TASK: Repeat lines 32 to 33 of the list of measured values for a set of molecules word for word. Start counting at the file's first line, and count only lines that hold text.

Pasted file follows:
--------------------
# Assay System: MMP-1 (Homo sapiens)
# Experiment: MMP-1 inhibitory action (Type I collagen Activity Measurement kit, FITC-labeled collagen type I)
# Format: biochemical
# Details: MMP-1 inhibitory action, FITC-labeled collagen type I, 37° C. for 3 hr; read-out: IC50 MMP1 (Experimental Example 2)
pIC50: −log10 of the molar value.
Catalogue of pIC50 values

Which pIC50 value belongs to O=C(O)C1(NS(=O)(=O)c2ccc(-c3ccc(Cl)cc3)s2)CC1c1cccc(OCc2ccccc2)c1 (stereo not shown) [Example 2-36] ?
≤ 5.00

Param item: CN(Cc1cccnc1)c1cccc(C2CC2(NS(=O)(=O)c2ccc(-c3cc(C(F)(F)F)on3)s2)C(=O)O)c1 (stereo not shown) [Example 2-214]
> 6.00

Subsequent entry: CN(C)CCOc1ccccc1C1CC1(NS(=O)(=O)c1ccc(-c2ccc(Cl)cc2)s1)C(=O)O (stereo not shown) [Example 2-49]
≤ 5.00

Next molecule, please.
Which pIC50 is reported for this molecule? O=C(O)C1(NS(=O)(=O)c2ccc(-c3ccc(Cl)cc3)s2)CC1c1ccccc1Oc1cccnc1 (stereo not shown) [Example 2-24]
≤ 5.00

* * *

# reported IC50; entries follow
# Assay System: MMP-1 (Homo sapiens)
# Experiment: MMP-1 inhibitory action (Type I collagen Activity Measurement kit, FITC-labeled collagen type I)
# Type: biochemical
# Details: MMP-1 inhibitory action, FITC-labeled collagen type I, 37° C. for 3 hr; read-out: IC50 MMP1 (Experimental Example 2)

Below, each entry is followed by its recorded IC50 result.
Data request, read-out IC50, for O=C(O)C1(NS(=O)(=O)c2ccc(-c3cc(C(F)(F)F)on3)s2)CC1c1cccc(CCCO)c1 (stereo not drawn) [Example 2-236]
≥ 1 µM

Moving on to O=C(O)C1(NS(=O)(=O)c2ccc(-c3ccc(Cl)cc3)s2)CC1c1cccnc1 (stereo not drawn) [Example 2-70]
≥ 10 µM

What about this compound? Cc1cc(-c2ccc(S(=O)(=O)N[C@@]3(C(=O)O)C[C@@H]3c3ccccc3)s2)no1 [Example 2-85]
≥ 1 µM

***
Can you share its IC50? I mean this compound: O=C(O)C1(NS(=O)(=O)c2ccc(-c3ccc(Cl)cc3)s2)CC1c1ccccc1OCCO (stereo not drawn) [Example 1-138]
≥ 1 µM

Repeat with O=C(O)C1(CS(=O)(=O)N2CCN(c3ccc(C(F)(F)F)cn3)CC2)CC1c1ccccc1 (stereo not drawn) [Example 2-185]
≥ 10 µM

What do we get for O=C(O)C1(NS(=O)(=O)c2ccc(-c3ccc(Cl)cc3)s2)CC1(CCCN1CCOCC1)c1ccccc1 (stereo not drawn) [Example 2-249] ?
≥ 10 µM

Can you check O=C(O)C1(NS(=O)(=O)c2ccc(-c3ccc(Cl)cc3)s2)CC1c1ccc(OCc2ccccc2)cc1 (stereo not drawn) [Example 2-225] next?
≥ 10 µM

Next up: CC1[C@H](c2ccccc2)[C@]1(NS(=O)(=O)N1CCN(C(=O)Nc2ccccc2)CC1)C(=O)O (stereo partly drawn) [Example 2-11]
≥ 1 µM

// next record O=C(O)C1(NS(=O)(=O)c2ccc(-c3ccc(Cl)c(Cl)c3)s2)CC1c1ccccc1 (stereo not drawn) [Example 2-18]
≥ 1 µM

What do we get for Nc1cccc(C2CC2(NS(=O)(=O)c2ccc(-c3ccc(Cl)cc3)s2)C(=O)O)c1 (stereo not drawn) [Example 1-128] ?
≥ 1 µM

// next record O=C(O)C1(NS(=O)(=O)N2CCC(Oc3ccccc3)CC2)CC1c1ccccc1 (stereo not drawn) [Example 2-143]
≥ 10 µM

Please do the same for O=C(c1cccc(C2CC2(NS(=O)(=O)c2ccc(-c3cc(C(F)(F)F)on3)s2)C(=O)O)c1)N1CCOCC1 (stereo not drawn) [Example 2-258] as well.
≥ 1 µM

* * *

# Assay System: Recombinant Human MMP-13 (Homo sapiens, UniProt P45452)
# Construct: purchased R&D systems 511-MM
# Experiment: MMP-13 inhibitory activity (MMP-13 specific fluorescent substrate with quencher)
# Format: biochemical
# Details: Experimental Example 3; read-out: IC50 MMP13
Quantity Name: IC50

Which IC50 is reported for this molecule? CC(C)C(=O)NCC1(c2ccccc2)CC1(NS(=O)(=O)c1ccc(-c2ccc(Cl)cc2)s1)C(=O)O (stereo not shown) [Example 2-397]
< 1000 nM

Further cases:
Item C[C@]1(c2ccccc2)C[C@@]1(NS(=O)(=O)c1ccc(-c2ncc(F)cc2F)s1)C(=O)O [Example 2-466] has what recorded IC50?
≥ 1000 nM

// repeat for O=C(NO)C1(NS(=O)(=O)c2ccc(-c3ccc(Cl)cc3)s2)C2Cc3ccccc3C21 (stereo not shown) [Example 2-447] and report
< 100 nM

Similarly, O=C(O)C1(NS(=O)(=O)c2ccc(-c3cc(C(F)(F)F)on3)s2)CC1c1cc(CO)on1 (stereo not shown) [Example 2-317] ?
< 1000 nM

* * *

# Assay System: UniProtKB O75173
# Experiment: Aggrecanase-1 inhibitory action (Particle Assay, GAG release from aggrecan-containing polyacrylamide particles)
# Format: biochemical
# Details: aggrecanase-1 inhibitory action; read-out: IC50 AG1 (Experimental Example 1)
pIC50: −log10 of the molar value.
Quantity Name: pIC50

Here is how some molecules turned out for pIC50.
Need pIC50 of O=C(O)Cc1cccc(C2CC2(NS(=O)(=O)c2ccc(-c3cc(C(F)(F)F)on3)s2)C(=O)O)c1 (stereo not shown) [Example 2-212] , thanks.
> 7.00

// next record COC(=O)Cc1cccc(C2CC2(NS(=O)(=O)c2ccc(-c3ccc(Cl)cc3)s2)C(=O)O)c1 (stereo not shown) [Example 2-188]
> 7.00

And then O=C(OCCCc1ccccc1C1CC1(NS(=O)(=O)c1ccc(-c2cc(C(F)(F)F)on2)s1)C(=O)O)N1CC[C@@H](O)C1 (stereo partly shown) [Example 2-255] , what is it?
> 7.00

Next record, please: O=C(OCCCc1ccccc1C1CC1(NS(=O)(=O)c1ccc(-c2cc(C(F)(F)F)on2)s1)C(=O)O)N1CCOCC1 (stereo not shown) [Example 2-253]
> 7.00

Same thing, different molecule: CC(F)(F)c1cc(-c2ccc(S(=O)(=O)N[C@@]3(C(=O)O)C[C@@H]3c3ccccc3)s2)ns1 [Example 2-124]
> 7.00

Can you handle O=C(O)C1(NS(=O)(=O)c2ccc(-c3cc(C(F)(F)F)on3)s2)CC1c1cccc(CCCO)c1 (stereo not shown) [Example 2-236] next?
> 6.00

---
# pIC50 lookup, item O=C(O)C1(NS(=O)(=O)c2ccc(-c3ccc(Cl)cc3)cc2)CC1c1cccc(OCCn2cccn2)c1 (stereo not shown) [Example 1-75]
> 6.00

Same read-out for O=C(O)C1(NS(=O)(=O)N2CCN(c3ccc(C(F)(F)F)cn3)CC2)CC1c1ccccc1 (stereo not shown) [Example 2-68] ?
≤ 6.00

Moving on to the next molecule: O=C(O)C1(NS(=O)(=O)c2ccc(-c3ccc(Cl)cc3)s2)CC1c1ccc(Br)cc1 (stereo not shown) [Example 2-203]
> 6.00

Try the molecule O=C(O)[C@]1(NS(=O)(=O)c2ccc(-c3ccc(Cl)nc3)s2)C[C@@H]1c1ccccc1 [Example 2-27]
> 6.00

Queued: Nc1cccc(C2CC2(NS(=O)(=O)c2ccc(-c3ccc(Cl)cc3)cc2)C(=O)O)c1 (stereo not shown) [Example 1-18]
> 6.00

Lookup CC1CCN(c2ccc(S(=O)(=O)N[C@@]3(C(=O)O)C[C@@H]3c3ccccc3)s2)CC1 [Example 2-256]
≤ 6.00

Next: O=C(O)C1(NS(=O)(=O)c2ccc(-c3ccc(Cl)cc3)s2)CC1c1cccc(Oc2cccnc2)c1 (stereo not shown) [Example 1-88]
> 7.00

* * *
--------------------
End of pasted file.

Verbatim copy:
Repeat with O=C(O)C1(CS(=O)(=O)N2CCN(c3ccc(C(F)(F)F)cn3)CC2)CC1c1ccccc1 (stereo not drawn) [Example 2-185]
≥ 10 µM